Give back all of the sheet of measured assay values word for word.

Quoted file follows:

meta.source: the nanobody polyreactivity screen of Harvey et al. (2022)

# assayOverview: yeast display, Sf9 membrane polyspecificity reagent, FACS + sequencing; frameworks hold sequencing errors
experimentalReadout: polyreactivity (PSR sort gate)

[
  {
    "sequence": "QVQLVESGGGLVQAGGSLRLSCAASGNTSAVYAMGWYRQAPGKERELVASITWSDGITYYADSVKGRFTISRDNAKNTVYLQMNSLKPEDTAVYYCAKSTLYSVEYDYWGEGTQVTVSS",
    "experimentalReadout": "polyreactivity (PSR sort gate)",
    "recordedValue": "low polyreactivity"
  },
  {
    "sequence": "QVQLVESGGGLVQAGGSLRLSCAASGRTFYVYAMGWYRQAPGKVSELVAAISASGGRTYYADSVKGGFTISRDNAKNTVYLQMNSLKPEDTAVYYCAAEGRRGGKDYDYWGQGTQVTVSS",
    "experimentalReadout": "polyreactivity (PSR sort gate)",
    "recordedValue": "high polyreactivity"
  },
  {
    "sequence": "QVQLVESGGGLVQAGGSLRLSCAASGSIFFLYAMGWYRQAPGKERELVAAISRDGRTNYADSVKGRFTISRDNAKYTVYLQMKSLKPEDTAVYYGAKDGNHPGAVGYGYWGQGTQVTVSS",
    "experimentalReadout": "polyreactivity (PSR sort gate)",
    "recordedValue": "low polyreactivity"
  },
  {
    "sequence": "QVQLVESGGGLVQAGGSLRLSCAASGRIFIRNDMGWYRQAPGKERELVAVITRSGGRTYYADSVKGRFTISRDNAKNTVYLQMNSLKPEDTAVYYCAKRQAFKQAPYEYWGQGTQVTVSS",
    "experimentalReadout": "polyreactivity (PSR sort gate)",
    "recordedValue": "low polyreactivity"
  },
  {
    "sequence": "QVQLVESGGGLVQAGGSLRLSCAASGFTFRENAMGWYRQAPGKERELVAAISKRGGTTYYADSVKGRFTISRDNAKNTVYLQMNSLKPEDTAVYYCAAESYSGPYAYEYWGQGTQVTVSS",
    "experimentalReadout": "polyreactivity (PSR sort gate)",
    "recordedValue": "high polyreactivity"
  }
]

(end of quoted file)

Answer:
meta.source: the nanobody polyreactivity screen of Harvey et al. (2022)

# assayOverview: yeast display, Sf9 membrane polyspecificity reagent, FACS + sequencing; frameworks hold sequencing errors
experimentalReadout: polyreactivity (PSR sort gate)

[
  {
    "sequence": "QVQLVESGGGLVQAGGSLRLSCAASGNTSAVYAMGWYRQAPGKERELVASITWSDGITYYADSVKGRFTISRDNAKNTVYLQMNSLKPEDTAVYYCAKSTLYSVEYDYWGEGTQVTVSS",
    "experimentalReadout": "polyreactivity (PSR sort gate)",
    "recordedValue": "low polyreactivity"
  },
  {
    "sequence": "QVQLVESGGGLVQAGGSLRLSCAASGRTFYVYAMGWYRQAPGKVSELVAAISASGGRTYYADSVKGGFTISRDNAKNTVYLQMNSLKPEDTAVYYCAAEGRRGGKDYDYWGQGTQVTVSS",
    "experimentalReadout": "polyreactivity (PSR sort gate)",
    "recordedValue": "high polyreactivity"
  },
  {
    "sequence": "QVQLVESGGGLVQAGGSLRLSCAASGSIFFLYAMGWYRQAPGKERELVAAISRDGRTNYADSVKGRFTISRDNAKYTVYLQMKSLKPEDTAVYYGAKDGNHPGAVGYGYWGQGTQVTVSS",
    "experimentalReadout": "polyreactivity (PSR sort gate)",
    "recordedValue": "low polyreactivity"
  },
  {
    "sequence": "QVQLVESGGGLVQAGGSLRLSCAASGRIFIRNDMGWYRQAPGKERELVAVITRSGGRTYYADSVKGRFTISRDNAKNTVYLQMNSLKPEDTAVYYCAKRQAFKQAPYEYWGQGTQVTVSS",
    "experimentalReadout": "polyreactivity (PSR sort gate)",
    "recordedValue": "low polyreactivity"
  },
  {
    "sequence": "QVQLVESGGGLVQAGGSLRLSCAASGFTFRENAMGWYRQAPGKERELVAAISKRGGTTYYADSVKGRFTISRDNAKNTVYLQMNSLKPEDTAVYYCAAESYSGPYAYEYWGQGTQVTVSS",
    "experimentalReadout": "polyreactivity (PSR sort gate)",
    "recordedValue": "high polyreactivity"
  }
]